LO and Big Layoffs LO5508

Sat, 10 Feb 1996 15:37:54 -0500

Replying to LO5412 --

I spent 11 years on active duty as an Army officer in the infantry and
Special Forces. We lived in Germany for 8 of those 11 years and I was
gone a great deal of the time although I never had an unaccompanied tour.

A number of consequences resulted from this split-family existence that
are not unique to military families.

I was very control oriented. That is what an officer does. Unfortunately
I treated my family as subordinates and had to *gain control* every time I
returned home. This resulted in tremendous upheaval in a system that work
just fine while I was away. Eventually I learned that the family could
manage just fine without me and that I needed to learn their system when I
was at home rather than imposing mine upon them each time.

My children (I have three) developed differently and my oldest was a
loner. He had trouble with relationships at every duty post and was a
frequent victim of other such children who had more aggressiveness (i.e.

My daughter became a more social person and always found one or two
friends at every posting. We also noticed that she eventually had a bevy
of little girlfriends and that that group seemed to revolve around her.
We would leave. she would be sad, she would do it all over again.

My youngest is now the first to know and know about all of our neighbors.
He is afraid of no one (which makes me a little nervous).

We left active duty 8 years ago. My kids are now 16, 14, and 10. We
processed through geaduate school and then began another split-family
existence as I left to find work while my wife also finished graduate
school. After about 3 months I received a commandment from my wife that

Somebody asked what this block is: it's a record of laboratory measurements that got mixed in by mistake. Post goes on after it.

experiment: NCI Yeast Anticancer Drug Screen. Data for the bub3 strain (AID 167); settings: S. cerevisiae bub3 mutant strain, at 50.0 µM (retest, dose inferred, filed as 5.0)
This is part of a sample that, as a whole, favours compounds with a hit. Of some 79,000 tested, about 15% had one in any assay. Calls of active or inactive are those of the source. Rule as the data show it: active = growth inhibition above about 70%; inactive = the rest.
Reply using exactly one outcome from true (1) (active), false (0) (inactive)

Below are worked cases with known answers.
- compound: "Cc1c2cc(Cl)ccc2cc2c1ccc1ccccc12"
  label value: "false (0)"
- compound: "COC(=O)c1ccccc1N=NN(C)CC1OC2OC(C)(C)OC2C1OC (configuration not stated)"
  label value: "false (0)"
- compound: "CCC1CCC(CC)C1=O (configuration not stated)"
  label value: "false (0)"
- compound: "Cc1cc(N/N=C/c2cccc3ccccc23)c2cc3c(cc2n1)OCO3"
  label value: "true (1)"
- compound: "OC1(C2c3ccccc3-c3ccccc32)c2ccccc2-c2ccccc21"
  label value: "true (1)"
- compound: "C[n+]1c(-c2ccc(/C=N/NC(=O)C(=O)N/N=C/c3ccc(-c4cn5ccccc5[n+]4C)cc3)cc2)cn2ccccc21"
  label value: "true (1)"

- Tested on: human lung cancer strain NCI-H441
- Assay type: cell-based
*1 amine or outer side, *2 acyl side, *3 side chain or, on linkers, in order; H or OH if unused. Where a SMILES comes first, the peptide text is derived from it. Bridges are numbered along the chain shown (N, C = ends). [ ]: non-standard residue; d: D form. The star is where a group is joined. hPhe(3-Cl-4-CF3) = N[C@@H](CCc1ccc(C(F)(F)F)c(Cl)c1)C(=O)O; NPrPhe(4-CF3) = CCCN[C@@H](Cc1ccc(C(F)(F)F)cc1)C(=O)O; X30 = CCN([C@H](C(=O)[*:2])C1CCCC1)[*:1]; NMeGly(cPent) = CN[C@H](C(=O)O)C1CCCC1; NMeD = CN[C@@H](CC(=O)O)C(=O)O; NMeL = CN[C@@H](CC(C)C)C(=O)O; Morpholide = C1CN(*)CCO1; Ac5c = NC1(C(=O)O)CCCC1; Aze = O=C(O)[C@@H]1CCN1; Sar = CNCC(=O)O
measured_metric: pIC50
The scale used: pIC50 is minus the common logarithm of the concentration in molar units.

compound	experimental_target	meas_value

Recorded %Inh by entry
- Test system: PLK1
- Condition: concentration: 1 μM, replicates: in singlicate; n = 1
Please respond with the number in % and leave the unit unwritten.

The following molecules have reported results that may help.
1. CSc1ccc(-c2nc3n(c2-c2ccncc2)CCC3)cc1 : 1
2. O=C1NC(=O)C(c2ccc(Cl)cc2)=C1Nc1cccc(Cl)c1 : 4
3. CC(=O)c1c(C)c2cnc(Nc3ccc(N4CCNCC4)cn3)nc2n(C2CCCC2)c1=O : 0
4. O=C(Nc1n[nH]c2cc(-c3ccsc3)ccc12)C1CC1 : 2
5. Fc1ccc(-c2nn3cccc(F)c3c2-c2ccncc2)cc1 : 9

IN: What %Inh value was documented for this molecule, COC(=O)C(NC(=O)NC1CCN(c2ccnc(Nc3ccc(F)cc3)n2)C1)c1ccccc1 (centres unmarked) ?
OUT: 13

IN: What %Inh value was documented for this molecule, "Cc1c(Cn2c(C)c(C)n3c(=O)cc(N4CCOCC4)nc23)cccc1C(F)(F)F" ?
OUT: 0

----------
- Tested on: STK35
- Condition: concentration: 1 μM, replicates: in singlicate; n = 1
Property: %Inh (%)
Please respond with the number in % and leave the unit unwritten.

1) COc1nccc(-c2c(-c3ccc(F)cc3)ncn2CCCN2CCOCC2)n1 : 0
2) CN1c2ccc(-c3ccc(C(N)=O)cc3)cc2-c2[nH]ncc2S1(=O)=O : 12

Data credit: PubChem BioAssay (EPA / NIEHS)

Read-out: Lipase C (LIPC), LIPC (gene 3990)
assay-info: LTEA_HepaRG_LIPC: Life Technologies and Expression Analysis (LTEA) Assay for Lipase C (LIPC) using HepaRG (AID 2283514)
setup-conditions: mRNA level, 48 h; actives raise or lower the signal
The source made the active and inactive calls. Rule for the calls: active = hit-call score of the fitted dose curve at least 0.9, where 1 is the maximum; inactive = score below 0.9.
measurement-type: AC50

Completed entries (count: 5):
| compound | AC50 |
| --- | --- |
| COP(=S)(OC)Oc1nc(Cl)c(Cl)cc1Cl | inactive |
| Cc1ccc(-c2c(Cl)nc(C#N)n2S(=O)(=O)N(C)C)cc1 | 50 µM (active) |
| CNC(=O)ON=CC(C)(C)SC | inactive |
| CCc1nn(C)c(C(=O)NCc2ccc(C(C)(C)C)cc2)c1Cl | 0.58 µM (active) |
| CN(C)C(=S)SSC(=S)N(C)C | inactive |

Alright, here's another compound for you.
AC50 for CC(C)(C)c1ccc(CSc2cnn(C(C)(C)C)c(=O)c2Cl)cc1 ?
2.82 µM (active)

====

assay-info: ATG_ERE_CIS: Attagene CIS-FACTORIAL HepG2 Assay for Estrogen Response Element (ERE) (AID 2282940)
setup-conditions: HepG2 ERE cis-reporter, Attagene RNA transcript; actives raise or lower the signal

we WOULD live together effective immediately (no hanky-panky, just
difficulty being a single parent while in graduate school [which I can
fully understand]). Since then she has finished her degree and we have
worked for the same company for about 4 years. I left almost a year ago
(as part of our third layoff in as many years) to preserve my soul and
sanity. We are working for her to get out of there as as soon as

As we contemplated our future direction my older two came and told us that
they understood that we might have to leave but that they were the
happiest here that they had ever been. They had invested themselves in
their schools and their friends. They had roots for the first time. My
wife and I realized that we might need to make some changes in our career
plans in order to help our children be happy and to have satisfying
adolescence. Needless to say, this was a radical notion to us at the

This town is in the clutches of this one large employer. Each succeeding
layoff There is about to be number four) has taken a significant toll on
the life of this economy and community. For many years this employer was
THE place to go when graduating from HS and from college. This is no
longer the case. I have observed during our relatively short stay that,
as the uncertainty about employment in this town increases, the spirit of
community has also decreased. Fewer are getting involved and more and
more are leaving further eroding the tax/economic base in this area.

We made a conscious choice to stay here and find other livelihoods. This
has involved starting our own business instead of looking elsewhere within
the existing framework of the business community. Many others don't have
this option. Still others have no choice but to stay because they grew up
here and can't see life elsewhere in any way. The former group has to
endure the upheaval of leaving and resettling elsewhere. The latter group
has to endure the upheaval of a diminshed earning capacity and the stress
of changing economic means.

Yes, there have been many jobs created in the US and unemployment is at a
relatively low rate. Anyone can get a job here flipping hamburgers or
working at a convenience store. But this isn't enough to sustain a
lifestyle based on many times that level of income.

An interesting piece of evidence of the current situation ... housing here
is very expensive and, yet, you can't GIVE a house away in this town.

Just a few thoughts.

Clyde Howell
The Howell Group
Aiken , South Carolina, USA

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